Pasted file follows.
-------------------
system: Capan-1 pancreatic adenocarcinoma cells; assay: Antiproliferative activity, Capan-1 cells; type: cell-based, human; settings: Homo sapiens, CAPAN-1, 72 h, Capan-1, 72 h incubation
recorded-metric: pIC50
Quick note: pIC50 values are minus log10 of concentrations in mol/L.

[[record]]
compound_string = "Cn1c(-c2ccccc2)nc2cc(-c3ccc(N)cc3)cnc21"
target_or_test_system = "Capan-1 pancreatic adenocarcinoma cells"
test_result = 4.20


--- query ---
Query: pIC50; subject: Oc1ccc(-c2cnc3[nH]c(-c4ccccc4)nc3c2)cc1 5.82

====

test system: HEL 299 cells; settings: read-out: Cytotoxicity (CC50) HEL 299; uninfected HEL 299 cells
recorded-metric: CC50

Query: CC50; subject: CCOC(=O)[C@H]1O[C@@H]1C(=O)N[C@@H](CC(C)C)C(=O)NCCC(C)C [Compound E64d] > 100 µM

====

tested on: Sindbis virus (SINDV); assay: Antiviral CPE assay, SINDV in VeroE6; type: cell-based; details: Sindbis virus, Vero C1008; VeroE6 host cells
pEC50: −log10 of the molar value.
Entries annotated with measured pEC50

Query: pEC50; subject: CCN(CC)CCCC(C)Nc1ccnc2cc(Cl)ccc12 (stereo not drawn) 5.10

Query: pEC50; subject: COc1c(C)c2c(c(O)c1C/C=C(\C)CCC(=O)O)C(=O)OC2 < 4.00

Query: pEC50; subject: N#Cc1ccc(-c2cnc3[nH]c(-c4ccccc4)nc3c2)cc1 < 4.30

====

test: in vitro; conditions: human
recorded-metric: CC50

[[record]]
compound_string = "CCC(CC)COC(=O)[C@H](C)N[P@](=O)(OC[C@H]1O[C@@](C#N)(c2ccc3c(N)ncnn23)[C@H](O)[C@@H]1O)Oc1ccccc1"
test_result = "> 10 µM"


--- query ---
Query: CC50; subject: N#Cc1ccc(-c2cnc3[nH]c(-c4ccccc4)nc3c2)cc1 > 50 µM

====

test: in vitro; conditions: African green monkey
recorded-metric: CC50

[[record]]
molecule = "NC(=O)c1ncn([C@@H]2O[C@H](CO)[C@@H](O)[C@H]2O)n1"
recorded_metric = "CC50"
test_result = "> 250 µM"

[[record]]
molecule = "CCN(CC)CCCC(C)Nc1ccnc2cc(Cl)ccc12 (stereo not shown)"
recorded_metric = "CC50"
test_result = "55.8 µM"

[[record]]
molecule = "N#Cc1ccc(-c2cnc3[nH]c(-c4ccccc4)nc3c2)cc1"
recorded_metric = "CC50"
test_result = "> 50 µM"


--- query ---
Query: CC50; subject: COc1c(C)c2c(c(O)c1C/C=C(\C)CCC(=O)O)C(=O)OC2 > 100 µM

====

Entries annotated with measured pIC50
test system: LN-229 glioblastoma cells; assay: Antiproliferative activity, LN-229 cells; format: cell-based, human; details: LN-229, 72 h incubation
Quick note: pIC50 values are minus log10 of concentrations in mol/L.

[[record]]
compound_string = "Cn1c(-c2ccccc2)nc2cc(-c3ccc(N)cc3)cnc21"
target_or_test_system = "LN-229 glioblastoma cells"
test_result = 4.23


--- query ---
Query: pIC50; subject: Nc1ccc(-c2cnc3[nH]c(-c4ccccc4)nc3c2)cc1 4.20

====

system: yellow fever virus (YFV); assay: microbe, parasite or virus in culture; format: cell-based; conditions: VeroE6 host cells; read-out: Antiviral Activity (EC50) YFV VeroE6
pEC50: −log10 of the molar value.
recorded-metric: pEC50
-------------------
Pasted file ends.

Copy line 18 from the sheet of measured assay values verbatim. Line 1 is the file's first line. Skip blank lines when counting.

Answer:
Query: pEC50; subject: CCN(CC)CCCC(C)Nc1ccnc2cc(Cl)ccc12 (stereo not drawn) 5.10